Open air is “the unconfined atmosphere…outside buildings…” In the loosest sense, an open-air museum is any institution that includes one or more buildings in its collections, including farm museums, historic house museums, archaeological open-air museums. Mostly,'open-air museum is applied to a museum that specializes in the collection and re-erection of multiple old buildings at large outdoor sites in settings of recreated landscapes of the past, include living history, they may, therefore, be described as building museums. European open-air museums tended to be sited in regions where wooden architecture prevailed, as wooden structures may be translocated without substantial loss of authenticity. Common to all open-air museums, including the earliest ones of the 19th century, is the teaching of the history of everyday living by people from all segments of society; the idea of the open-air museum dates to the 1790s. The first proponent of the idea was the Swiss thinker Charles de Bonstetten, was based on a visit to an exhibit of peasant costumes in the park of Frederiksborg Castle in Denmark.
He believed that traditional peasant houses should be preserved against modernity, but failed to attract support for the idea. The first major steps towards the creation of open-air museums was taken in Norway in 1867, when a private citizen transferred some historic farm buildings to a site near Oslo for public viewing. This, in turn, inspired King Oscar II in 1881 to establish his own collection nearby inherited by the Norwegian Folk Museum; the similar Nordic Museum was founded in Stockholm, soon afterwards. In 1891, the first major open-air museum was founded at Skansen, in Stockholm, as a part of the Nordic Museum; the Skansen museum included farm buildings from across Scandinavia, folk costumes, live animals, folk music, demonstrations of folk crafts. The success of Skansen ensured. Most open-air museums concentrate on rural culture. However, since the opening of the first town museum, The Old Town in Aarhus, Denmark, in 1914, town culture has become a scope of open-air museums. In many cases, new town quarters are being constructed in existing rural culture museums.
The North American open-air museum, more called a living-history museum, had a different later origin than the European, the visitor experience is different. The first was Henry Ford's Greenfield Village in Dearborn, where Ford intended his collection to be “a pocket edition of America”. Colonial Williamsburg, had a greater influence on museum development in North America, it influenced such projects through the continent as Mystic Seaport, Plimoth Plantation, Fortress Louisbourg. The approach to interpretation tends to differentiate the North American from the European model. In Europe, the tendency is to focus on the buildings. In North America, many open-air museums include interpreters who dress in period costume and conduct period crafts and everyday work; the living museum is, viewed as an attempt to recreate to the fullest extent conditions of a culture, natural environment, or historical period. The objective is immersion, using exhibits so that visitors can experience the specific culture, environment or historical period using the physical senses.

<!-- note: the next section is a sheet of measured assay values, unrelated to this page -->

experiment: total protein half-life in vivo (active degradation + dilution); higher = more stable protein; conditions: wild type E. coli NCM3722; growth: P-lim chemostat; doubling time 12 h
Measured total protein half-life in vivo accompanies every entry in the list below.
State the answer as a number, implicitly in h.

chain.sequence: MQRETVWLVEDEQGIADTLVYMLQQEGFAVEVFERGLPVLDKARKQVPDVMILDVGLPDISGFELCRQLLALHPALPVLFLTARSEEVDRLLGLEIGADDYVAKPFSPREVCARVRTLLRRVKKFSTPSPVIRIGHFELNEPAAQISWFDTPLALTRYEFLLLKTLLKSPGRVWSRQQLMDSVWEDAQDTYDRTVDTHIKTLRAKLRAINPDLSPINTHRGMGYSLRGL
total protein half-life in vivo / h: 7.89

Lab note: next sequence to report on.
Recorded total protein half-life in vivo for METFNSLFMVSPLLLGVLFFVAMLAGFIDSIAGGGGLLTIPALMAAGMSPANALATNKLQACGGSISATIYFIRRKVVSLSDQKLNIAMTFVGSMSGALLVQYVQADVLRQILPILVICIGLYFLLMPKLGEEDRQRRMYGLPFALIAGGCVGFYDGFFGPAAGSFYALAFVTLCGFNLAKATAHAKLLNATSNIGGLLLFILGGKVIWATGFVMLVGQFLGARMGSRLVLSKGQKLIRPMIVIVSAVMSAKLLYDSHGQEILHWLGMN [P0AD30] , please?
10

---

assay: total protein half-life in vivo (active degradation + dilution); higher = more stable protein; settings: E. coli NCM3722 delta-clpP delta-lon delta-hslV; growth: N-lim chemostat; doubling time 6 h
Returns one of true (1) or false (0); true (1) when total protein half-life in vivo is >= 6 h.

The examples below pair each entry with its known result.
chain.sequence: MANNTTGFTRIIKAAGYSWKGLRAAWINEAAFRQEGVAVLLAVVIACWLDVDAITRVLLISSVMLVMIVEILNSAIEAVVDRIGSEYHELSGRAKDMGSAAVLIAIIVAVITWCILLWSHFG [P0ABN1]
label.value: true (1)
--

Performance and historiographic practices at American living museums have been critiqued in the past several years by scholars in anthropology and theater for creating false senses of authenticity and accuracy, for neglecting to bear witness to some of the darker aspects of the American past. Before such critiques were published, sites such as Williamsburg and others had begun to add more interpretation of difficult history. Sculpture garden Historical reenactment Human zoo List of Renaissance fairs List of tourist attractions providing reenactment Hurt, R. Douglas. "Agricultural Museums: A New Frontier for the Social Sciences". The History Teacher. 11: 367–75. JSTOR 491627. Association for Living History and Agricultural Museums Revista Digital Nueva Museologia Latin American Theory Main open-air museums in Britain European Open-air Museums An extensive list of Open-air museums in Europe. America's Outdoor History Museums Photos from Museum of Folk Architecture and LifeMuseum websitesOpen Air Museum Bokrijk Leading open-air museum of Belgium, Flanders.
Přerov nad Labem open-air museum – photo gallery Valachian Ethnographic Museum in Rožnov pod Radhoštěm, Czech Rep
Lightship Finngrundet (1903)
The Lightship Finngrundet is a lightvessel built in 1903 and now a museum ship moored in Stockholm, Sweden. She was the second Finngrundet lightvessel, built in Gävle, Sweden in 1903 and replacing one dating from 1859, she was stationed on the Finngrund banks in the Baltic Sea 40 nautical miles northeast of Gävle during the ice-free part of the year. She was extensively modified in a refit in 1927 at Öregrunds Ship och Varvs AB, the original paraffin light being replaced with an AGA beacon; the fog bell was augmented with an underwater fog signal. Further modifications in 1940 work included the addition of wireless communication along with equipment for her to function as a weather station, the electrification of her light, her final refit was in 1957 when the crew space were modified. The optics were built by G. W. Lyth of Stockholm, they had a range of around 11 nautical miles. Two flashes were produced every 20 seconds, she was replaced in 1969 by an unmanned caisson lighthouse and became a museum ship attached to the Vasa Museum.
Lightships Vasa museum Internet public library